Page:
Ah, the weekend...
This Saturday, I am meeting up with an old University pal. I did a quick back-of-envelope calculation, in order to work out when we last met up. Turns out this was around thirty-two years ago.
Not such a good friend, perhaps - but, when we were in college, we got on very well, sharing the same interests as well as Miss Evans' student flat in Sketty, Swansea. Miss Evans was a nearly spherical elderly spinster with an odd, falsetto voice, who wore a cape and a tweed hat. In conversation with her, it was almost impossible to restrain my own voice from rising several octaves, in competition. I did not, in the end, need a speech therapist, but it was touch and go.
Thirty-two years is a long time over which to assess a friendship, especially when contact is that minimal. I know nearly nothing about his circumstances, other than the fact that I appear to have fared somewhat better from a follicular perspective. After the passing of so much time, one almost does not know where to start the conversation, but no doubt we will manage just fine.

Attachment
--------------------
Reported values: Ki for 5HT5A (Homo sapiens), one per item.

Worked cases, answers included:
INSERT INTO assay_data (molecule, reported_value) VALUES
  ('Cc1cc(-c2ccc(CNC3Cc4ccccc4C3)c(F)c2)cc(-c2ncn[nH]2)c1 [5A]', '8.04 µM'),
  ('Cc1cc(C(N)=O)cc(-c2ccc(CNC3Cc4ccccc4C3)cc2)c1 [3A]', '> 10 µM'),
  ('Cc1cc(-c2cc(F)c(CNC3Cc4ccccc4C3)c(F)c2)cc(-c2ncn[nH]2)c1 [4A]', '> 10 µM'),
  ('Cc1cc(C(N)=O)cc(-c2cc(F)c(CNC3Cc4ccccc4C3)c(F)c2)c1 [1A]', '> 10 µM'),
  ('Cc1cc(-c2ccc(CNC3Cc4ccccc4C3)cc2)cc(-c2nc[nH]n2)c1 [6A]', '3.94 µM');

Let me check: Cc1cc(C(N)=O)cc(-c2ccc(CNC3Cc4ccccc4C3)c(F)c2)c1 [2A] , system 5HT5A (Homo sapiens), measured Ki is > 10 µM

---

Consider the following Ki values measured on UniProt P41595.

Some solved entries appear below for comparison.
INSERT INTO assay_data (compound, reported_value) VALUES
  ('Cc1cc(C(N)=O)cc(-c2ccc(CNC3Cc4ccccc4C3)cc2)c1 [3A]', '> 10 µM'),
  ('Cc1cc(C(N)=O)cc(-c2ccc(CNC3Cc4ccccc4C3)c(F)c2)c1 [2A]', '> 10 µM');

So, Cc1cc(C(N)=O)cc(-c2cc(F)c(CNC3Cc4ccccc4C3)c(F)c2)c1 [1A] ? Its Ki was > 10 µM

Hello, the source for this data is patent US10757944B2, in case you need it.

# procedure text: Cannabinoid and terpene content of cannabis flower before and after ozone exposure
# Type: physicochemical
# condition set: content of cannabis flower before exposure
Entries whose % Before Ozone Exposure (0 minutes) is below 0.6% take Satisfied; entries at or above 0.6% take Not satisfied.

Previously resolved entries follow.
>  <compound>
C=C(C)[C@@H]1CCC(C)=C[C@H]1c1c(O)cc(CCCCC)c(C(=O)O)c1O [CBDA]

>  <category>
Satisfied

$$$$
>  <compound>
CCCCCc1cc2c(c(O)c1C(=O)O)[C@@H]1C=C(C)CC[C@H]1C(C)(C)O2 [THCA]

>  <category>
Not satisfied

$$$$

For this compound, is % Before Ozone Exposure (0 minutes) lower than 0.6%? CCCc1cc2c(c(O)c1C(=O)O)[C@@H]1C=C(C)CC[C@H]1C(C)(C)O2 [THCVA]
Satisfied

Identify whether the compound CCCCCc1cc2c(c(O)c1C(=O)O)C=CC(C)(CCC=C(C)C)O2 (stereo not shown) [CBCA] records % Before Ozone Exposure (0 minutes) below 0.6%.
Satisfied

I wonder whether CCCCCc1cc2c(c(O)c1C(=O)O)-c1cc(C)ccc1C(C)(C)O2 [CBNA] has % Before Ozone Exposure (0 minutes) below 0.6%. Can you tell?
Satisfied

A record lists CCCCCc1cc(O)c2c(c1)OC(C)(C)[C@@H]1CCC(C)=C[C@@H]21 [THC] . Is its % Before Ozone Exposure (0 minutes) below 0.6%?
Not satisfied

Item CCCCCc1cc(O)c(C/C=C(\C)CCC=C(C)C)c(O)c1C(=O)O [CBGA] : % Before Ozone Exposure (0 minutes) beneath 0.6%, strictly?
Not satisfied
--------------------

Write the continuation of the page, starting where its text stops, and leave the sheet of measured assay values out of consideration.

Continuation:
I am perhaps guilty of using the analogy simply for exaggerated effect, but some advisers are a bit like this when it comes to their client reviews. It is not just the somewhat infrequent, ad-hoc nature of those reviews, but also the fact that there seems to be no coherent methodology underpinning them. If one is not planning to hold such meetings, and if one has not set up processes and systems to support such arrangements, the chances are that they simply will not happen, at least not with any predictability and reliability.
Thankfully, as the years have passed, the instances of such advisory practices have decreased exponentially, and the norm seems to be for regular client reviews to be held on at least an annual basis. Of course, such regulatory emphases as MiFID II would make infrequent client reviews a thing of the past.
These days, I find I am much more interested in what advisers are seeking to achieve through their review service, than simply about such logistics as frequency.
We have a page of guidance on the design of your annual review service, which has recently undergone a little routine tweaking.